Prashant was funny and wise. He was a jester and a philosopher. He understood the black and white shades of life, but could not handle the gray areas.

Not a day goes by when Gautam Tiwari, 17, (Prashant’s kid brother) doesn’t miss him.

“Depression doesn’t happen suddenly,” Gautam said. “It builds up. When kids leave high school, we are completely left in the dark. There’s a huge pressure to go to university. We have counsellors in school, I am not sure, if they are trained in mental health, they should be. Prashant was a driven person, but depression eats away at you slowly.”

School wasn’t Prashant’s thing. He wanted to be a rapper. Music was his salvation; his antidote to keeping the monster that was depression at bay.

“We were all pretty serious about making music that would make an impact,” Mayank said. “One of the things people should know about Prashant was that he wanted to discipline himself to the point nothing would faze him. He focused on his body and mind. Do you know any 19-year-olds interested in taking Sanskrit classes? Prashant wanted to learn the vedas and use them as references to guide his mind, body and spirit…”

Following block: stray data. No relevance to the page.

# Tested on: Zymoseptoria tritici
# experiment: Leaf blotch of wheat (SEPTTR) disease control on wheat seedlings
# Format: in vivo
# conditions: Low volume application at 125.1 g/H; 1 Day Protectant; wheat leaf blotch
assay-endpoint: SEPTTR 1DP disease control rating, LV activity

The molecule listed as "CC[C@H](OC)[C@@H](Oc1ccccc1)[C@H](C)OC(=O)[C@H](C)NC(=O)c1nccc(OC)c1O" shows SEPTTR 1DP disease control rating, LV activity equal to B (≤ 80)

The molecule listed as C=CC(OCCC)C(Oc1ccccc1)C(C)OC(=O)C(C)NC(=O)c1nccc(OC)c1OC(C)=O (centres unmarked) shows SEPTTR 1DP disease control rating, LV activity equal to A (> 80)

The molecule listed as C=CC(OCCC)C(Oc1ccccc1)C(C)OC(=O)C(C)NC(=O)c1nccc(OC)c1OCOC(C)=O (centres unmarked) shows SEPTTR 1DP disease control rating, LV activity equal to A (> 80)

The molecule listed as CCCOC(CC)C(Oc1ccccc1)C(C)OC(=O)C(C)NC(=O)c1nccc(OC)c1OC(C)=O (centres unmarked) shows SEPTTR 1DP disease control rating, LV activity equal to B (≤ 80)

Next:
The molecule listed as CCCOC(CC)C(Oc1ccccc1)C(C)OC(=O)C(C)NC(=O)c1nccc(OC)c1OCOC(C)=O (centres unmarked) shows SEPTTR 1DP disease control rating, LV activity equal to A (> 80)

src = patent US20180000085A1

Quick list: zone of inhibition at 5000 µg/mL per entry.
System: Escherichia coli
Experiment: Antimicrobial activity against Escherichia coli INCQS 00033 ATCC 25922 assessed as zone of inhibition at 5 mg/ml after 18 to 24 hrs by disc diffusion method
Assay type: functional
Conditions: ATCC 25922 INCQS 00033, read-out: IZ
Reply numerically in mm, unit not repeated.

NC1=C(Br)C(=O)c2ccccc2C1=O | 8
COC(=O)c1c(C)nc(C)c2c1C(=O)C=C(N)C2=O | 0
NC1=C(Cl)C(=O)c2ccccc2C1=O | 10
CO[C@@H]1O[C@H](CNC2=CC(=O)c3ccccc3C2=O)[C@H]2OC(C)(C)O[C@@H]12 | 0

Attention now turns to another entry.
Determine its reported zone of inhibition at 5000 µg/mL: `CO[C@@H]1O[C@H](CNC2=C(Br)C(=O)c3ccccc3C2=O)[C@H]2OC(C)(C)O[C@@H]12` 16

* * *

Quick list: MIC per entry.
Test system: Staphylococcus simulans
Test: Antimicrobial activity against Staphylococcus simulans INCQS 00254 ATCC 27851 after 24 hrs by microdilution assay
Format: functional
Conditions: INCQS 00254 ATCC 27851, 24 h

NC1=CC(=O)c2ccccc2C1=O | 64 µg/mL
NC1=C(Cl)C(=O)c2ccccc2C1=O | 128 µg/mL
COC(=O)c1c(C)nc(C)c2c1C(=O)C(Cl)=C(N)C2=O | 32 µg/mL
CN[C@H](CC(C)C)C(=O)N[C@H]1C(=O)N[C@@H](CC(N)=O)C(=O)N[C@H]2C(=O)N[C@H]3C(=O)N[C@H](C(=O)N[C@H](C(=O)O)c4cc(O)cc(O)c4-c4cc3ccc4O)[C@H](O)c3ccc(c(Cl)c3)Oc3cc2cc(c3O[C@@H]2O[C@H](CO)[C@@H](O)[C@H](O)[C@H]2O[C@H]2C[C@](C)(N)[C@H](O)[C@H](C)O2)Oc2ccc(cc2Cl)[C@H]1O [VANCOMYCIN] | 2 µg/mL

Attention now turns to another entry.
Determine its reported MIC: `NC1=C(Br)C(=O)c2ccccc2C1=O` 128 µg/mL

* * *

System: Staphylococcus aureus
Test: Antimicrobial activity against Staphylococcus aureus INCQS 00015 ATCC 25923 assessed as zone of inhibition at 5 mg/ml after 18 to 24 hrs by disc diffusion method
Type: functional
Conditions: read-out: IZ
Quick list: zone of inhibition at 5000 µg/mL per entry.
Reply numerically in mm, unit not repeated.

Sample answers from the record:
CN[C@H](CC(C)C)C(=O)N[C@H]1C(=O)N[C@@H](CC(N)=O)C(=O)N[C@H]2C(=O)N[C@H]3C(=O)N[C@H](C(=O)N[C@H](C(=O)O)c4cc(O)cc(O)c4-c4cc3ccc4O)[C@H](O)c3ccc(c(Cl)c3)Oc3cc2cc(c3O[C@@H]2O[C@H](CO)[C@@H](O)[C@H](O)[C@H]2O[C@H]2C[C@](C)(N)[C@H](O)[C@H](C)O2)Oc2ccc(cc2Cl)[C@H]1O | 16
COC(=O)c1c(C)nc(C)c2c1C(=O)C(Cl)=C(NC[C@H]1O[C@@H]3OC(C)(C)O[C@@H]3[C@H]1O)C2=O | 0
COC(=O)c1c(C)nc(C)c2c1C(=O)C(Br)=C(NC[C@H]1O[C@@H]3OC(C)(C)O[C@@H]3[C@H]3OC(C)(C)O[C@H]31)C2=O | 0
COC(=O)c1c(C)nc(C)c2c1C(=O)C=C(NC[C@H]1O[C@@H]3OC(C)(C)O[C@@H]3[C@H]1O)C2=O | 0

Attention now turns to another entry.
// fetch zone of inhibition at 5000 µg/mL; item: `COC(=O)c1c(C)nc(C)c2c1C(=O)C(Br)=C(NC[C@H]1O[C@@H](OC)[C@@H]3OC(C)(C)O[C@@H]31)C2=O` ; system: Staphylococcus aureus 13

“He always stood-up for what was right,” he continued. “Prashant had no problem saying anything that was in his mind. He was a very funny guy. He always did spontaneous things…”

There’s a huge expectation in our society to succeed, but what’s success? And who defines it?

Definition will be releasing an album soon that will include a track called No More that Prashant recorded a long time ago.

Prashant, you said it right. Ultimately, all existence comes down to the pineapple philosophy.